The blond-haired little boy stared back at me from a photo distributed on the w.w.w. [w.w.w. = world wide wasteoftime]. In a parody of democracy in action, Alex Barton was voted out of kindergarten for the remainder of the school day last Wednesday. His crime? Having a neurological condition called Asperger's and some associated behavioral problems. The teacher-- a Wendy Portillo-- cajoled her class into voting. And reportedly had children describe what they didn't like about young Alex. One reported adjective was "disgusting." Two kids voted to keep Alex in the classroom that day. The majority voted that he be excluded. Alex who was just returned to the class from the principal's office for his behavior spent the rest of the school day in the nurse's office. Needless to say, Alex has not been thrilled about his experience.
Although folks on both sides of the issue have resorted to name-calling, what I find even more repugnant are the public comments which support Wendy Portillo in her actions. Her excuse ran something like teaching the children about tallying. I wasn't there but I have an opinion anyways-- bovine fecal matter to that. Was the teacher lying about the whys and wherefores of her ill-advised election activity a la Survivor fashion? Nah, she was just being reckless with the truth.
Yes, I know how difficult it can be to maintain reasonable discipline and order in any rowdy bunch of human beings. Been there, done that. Yes I am intimately acquainted with the cluster of symptoms which comprise Asperger's. Of course I know how aggravating it is to herd cats.
I also know the frustration of living with atypical neurology.
I do not belong to the Autism Squeaks camp. [Autism Speaks but not for me, a curebie organization of unhappy parents]. I don't understand why forcing eye contact is such a big deal to neurotypicals, don't wish to blend in, will not give up my passions, and certainly will continue to celebrate diversity. I hate all clothing that is not cotton. I detest polyester and nylon in particular. I don't use makeup or wear high heels. I used to stare at the dust specks illuminated by the sunlight pouring through a window. I was clumsy rather than graceful and the last to be picked for any gym class team. I have been accused of staring too long, daydreaming, having obsessions with the things that are of intense interest to me, being intense or too intense or thinking too much about weird things or the wrong things, eating food in a specific order rather than varying what is on the fork from bite to bite, eating the same thing for breakfast daily, not making small talk, not caring about small talk or the lives of celebrities, being a geek or a space cadet or pedantic, not fitting in. And worse, daring to be content with my own company and my own internal focus and my own way of being.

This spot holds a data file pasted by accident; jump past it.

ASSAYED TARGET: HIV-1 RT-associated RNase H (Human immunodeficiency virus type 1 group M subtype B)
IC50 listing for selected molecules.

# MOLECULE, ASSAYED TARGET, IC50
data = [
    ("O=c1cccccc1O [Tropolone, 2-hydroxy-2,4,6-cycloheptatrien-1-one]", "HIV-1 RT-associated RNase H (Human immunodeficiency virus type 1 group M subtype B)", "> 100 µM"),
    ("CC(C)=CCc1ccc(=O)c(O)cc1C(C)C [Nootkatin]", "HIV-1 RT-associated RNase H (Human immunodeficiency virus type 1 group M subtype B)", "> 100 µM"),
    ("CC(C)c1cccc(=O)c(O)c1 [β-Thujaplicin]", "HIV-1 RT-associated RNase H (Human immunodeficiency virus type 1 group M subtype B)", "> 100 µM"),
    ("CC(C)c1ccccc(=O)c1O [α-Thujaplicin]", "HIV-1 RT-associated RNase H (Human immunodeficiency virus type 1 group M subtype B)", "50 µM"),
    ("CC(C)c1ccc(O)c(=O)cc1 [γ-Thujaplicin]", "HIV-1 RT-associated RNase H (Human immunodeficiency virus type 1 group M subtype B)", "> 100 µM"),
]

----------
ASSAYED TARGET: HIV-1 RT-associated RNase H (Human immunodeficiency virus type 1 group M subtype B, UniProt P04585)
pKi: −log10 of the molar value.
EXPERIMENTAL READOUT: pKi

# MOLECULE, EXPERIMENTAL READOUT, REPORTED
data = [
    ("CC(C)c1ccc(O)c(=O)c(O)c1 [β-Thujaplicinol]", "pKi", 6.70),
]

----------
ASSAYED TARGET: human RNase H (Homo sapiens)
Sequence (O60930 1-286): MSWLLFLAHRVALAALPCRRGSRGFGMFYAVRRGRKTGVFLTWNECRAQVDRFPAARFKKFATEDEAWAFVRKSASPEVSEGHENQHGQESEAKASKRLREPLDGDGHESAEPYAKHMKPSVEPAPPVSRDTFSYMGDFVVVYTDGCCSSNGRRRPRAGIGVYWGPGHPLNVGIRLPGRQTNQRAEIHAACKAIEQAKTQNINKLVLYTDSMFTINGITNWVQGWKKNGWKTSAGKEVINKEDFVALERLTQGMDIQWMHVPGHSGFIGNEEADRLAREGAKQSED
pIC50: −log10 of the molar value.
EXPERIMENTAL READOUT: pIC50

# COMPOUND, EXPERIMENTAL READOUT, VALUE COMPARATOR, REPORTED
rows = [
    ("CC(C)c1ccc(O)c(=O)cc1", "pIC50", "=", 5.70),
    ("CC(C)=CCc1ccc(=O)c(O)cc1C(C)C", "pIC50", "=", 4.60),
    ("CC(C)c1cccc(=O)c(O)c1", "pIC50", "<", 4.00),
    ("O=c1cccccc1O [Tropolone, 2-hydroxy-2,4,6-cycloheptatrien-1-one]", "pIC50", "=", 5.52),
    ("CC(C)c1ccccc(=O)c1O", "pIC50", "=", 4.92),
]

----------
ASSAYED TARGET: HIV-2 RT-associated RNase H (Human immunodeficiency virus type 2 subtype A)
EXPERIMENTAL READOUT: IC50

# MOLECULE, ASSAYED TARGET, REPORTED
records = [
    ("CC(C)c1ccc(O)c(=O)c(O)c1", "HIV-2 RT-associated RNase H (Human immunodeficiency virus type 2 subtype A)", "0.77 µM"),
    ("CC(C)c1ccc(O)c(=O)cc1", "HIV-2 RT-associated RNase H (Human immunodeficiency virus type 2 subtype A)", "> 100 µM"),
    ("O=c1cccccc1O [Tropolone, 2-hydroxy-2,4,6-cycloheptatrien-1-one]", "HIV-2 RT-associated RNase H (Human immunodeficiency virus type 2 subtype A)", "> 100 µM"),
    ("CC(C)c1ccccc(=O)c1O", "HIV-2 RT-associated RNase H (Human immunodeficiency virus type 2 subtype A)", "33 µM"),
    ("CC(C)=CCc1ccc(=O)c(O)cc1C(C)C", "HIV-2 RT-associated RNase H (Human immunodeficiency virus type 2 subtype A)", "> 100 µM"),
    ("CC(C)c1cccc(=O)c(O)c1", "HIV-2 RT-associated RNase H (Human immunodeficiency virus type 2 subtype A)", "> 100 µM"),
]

No Child Left Behind. One Child Voted Out.
radical sapphoq says: A huge phooey to Wendy Portillo. As an adult and as a teacher, I cannot believe that she didn't have other options for dealing with a misbehaving five year old.
While I support reasonable discipline and consequences for one's actions, I abhor what happened to Alex Barton. I sincerely hope that he will find a new classroom where he is valued for who he is, a teacher who knows about the issues that people on the broad autistic spectrum face and who has a better arsenal of tools for keeping order in a classroom.
Bev over at Autism Square 8 has an excellent list of who to write to should anyone feel so inclined:
Educate yourselves if you wish to. Here is a partial incomplete list which includes two news articles from the same newspaper in Florida and some other bloggers who are blogging about this crapola:
excellent thoughts about this whole mess
the politics of exclusion
an interview with Alex Barton and his mother
two Palm Beach Post articles-- links working as of 5/28/08
Labels: Alex Barton, Asperger's, broad autistic spectrum, No Child Left Behind, One Child Voted Out, Wendy Portillo
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